While there are critics of neuroscience and its interpretations who worry about the “culture’s obsession with the brain and how we have elevated the vital organ into cultish status, mythologizing its functions and romanticizing the promise of its scientific study,” there is unquestionably a place for neuroscience in the coaching relationship.
In full disclosure I am a coach and organizational development consultant and not a neuroscientist, but I have a passion for social neuroscience. And I’m well informed about the most recent research – so much so, that it has become an integral part of my coaching and consulting practice.
On a purely practical level I’ve found that every coaching experience can benefit from learning and integrating some key principles from the growing field of neuroscience. Perhaps one of the greatest “revelations” for many coaching clients is the understanding that they can shift their thoughts and feelings and change behavior. Continue reading →
All of the above are values – these and many more can shape what we do in life and how we do it.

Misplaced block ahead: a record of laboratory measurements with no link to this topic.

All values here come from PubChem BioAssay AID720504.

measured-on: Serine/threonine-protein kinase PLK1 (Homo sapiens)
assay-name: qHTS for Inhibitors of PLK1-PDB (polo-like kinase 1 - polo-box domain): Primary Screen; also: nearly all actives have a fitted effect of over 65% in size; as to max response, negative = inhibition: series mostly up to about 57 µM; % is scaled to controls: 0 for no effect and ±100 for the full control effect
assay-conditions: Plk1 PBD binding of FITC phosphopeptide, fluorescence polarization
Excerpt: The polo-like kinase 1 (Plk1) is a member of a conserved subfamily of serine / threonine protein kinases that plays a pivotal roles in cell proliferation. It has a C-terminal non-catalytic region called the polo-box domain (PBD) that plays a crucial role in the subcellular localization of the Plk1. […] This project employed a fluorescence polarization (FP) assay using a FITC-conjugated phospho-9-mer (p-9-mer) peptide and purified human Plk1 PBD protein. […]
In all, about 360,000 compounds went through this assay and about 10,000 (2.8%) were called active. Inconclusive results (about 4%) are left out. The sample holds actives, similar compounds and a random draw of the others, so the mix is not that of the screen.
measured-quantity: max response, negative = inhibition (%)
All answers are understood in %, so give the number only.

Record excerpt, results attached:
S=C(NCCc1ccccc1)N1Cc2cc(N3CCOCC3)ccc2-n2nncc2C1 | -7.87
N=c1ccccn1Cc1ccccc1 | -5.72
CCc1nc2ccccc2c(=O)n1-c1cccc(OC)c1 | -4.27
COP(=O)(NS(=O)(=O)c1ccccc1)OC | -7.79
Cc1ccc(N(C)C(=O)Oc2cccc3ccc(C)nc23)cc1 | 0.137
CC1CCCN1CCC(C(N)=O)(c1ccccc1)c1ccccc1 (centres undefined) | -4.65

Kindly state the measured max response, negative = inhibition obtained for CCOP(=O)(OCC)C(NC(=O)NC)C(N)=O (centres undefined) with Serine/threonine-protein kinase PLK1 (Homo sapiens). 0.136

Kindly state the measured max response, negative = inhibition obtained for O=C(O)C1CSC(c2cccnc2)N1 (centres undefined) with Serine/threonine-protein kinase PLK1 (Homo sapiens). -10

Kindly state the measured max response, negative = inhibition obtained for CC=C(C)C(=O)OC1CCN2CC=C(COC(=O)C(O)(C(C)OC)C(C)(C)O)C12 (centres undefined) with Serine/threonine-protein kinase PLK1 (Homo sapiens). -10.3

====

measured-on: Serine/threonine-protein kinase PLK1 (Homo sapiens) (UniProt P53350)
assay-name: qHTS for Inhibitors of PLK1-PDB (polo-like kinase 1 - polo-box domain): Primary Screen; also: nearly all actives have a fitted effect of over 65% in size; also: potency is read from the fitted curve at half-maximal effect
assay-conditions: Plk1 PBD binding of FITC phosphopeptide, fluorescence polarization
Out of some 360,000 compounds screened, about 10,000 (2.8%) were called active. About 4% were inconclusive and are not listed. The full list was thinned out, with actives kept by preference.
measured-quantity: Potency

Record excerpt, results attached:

We all have values. They represent what is important to us. Values are powerful because they supply our work (and everything else in our lives) with meaning. They govern our behavior and guide our choices. Values are powerful motivators. They determine the decisions you make in your life. You’re either moving toward things that satisfy your values, or moving away from things that contradict your values.
Values are contextually driven. For example, I might value autonomy in my choice of job but intimacy when it comes to forming non-work relationships. While context changes some values – some we often call “core,” may be important to us in every situation, like trust, authenticity and respect. Continue reading →